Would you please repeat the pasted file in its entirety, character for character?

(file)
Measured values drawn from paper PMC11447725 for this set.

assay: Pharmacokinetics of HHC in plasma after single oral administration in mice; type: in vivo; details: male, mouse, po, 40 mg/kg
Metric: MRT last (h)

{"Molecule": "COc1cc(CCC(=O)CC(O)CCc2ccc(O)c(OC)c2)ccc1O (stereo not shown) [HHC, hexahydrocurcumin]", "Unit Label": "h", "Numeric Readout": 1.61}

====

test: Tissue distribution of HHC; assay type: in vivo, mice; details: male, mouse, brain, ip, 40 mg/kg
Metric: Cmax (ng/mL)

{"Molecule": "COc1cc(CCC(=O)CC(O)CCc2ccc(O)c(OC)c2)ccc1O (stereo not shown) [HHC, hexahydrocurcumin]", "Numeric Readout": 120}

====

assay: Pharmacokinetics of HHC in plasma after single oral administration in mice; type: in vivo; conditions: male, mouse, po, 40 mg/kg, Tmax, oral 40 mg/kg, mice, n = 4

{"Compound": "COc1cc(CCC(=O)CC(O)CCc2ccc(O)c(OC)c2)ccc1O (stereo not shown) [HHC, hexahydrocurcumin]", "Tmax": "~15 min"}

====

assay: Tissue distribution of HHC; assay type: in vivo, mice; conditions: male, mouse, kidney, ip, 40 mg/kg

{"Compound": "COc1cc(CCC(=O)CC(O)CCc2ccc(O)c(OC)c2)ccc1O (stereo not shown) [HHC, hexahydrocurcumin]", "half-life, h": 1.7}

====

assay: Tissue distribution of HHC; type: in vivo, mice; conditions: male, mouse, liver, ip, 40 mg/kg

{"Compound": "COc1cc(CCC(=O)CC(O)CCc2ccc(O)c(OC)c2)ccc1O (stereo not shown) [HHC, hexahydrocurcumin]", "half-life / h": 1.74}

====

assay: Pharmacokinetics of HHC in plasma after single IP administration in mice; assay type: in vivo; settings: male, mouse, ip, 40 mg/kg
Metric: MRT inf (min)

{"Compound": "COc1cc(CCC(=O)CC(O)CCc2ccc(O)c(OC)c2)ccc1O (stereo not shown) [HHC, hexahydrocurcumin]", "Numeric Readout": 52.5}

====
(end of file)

Measured values drawn from paper PMC11447725 for this set.

assay: Pharmacokinetics of HHC in plasma after single oral administration in mice; type: in vivo; details: male, mouse, po, 40 mg/kg
Metric: MRT last (h)

{"Molecule": "COc1cc(CCC(=O)CC(O)CCc2ccc(O)c(OC)c2)ccc1O (stereo not shown) [HHC, hexahydrocurcumin]", "Unit Label": "h", "Numeric Readout": 1.61}

====

test: Tissue distribution of HHC; assay type: in vivo, mice; details: male, mouse, brain, ip, 40 mg/kg
Metric: Cmax (ng/mL)

{"Molecule": "COc1cc(CCC(=O)CC(O)CCc2ccc(O)c(OC)c2)ccc1O (stereo not shown) [HHC, hexahydrocurcumin]", "Numeric Readout": 120}

====

assay: Pharmacokinetics of HHC in plasma after single oral administration in mice; type: in vivo; conditions: male, mouse, po, 40 mg/kg, Tmax, oral 40 mg/kg, mice, n = 4

{"Compound": "COc1cc(CCC(=O)CC(O)CCc2ccc(O)c(OC)c2)ccc1O (stereo not shown) [HHC, hexahydrocurcumin]", "Tmax": "~15 min"}

====

assay: Tissue distribution of HHC; assay type: in vivo, mice; conditions: male, mouse, kidney, ip, 40 mg/kg

{"Compound": "COc1cc(CCC(=O)CC(O)CCc2ccc(O)c(OC)c2)ccc1O (stereo not shown) [HHC, hexahydrocurcumin]", "half-life, h": 1.7}

====

assay: Tissue distribution of HHC; type: in vivo, mice; conditions: male, mouse, liver, ip, 40 mg/kg

{"Compound": "COc1cc(CCC(=O)CC(O)CCc2ccc(O)c(OC)c2)ccc1O (stereo not shown) [HHC, hexahydrocurcumin]", "half-life / h": 1.74}

====

assay: Pharmacokinetics of HHC in plasma after single IP administration in mice; assay type: in vivo; settings: male, mouse, ip, 40 mg/kg
Metric: MRT inf (min)

{"Compound": "COc1cc(CCC(=O)CC(O)CCc2ccc(O)c(OC)c2)ccc1O (stereo not shown) [HHC, hexahydrocurcumin]", "Numeric Readout": 52.5}

====